A Transit Exchange for the 21st Century – with a decade of hard work and perseverance finally destined to pay off for ERIC MASABA, the creator of TEXXI explains how the concept works and how it has its origins in the pure mathematics of high finance

Fleet Routing typically takes place at a command and control level, but a new form of road and traffic management is now possible combining blockchain, geolocation, social networks with decentralised network concepts with predictive analytics that would eventually become an artificial intelligence (AI).

This system will replace the modes of road and motorway (highway) financing currently used, by providing an anonymised store of value for people so that anyone can invest in the road system independently of banks or their government and get a certain return every day.

Since everyone must travel and travel is a useful and easy to understand commodity, assuming a country is not destroyed, transport within that country will always have value.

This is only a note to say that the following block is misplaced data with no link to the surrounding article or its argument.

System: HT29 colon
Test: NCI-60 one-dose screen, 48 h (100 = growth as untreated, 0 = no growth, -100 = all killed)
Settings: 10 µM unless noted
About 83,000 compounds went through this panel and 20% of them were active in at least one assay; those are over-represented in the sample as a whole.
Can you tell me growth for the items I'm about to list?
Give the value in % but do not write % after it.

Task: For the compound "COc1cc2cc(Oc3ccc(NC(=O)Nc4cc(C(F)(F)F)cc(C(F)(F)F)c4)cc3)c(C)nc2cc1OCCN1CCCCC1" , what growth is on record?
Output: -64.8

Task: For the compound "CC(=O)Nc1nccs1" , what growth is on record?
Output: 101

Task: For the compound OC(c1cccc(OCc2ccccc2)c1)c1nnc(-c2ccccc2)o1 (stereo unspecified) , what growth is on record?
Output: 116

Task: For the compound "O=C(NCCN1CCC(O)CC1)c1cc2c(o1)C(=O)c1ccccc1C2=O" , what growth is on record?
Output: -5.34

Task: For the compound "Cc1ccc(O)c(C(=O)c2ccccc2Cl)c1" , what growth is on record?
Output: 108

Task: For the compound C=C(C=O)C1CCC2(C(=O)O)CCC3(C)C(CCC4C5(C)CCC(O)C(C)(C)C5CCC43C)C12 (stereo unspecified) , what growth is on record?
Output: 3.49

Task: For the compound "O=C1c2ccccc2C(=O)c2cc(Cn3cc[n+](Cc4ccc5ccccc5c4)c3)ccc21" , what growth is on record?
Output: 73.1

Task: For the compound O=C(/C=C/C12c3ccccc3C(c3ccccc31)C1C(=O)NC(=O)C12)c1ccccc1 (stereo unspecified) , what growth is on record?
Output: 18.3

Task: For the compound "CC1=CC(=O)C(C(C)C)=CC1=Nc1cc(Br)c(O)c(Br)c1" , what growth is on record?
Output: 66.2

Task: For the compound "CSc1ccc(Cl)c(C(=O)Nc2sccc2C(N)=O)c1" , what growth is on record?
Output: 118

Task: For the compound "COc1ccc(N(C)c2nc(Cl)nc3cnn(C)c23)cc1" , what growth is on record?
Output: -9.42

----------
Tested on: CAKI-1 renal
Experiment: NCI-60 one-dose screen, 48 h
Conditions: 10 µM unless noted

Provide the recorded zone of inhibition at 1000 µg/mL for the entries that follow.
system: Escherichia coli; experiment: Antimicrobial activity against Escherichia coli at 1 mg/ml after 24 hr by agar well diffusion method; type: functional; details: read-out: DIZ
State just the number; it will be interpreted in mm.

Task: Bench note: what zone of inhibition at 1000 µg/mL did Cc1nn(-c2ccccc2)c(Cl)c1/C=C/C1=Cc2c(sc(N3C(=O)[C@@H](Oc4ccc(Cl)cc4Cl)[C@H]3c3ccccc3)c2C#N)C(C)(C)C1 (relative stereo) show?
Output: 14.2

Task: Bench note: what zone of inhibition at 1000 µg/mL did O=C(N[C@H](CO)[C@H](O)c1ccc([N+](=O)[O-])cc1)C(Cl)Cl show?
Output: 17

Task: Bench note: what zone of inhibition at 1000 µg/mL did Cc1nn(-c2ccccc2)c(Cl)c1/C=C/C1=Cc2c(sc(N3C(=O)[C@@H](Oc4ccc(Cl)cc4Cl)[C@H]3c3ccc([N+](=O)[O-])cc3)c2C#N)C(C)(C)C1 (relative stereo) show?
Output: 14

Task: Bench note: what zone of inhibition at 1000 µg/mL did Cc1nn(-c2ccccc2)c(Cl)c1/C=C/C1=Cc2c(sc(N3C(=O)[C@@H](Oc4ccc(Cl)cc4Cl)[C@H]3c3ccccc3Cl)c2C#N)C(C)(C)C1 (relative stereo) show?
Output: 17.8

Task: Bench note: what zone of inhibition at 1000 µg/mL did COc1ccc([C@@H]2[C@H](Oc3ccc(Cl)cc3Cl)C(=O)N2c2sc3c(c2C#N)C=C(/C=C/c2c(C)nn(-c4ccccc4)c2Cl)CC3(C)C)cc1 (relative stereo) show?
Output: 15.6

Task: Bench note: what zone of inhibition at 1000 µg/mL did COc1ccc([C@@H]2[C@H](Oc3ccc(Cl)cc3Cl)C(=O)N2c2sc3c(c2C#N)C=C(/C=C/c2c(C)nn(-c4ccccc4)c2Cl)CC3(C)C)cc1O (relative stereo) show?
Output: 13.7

Increasing urbanisation is posing significant problems to many of the world’s cities, especially the very largest megacities whose infrastructure cannot cope with the demand for transport by millions of users daily.

As human population increases, even more alarming is the overall increase urbanisation rate that will place 90 per cent all humans in cities by 2050. China alone will move 400m people into cities by 2030.

The need to find new road financing options while at the same time keeping the road open to all those who need to use it, regardless of their income level has collided with the dual imperatives of using fewer barrels of oil per passenger kilometre travelled and reducing fossil fuel emissions.

Petrol Duty (gasoline tax) by itself, cannot hope to cover the costs in upgrading roads, repairing potholes, resurfacing the routes and the bridge maintenance, especially on the busiest routes. A new model is needed that is socially equitable, can be implemented according to well-understood principles, such as the congestion charge in London.


The one technology that can meet these needs is energy efficiency through ridesharing. The wider and more difficult issue has been how to make it efficient, reasonable and palatable for people on a daily basis.

To begin with, roads must be treated as a scarce resource that is contended in both space and time. The general public already accepts the reality and need to pay for parking to rent a certain amount of roadspace for a certain amount of time: this idea simply builds on that perception.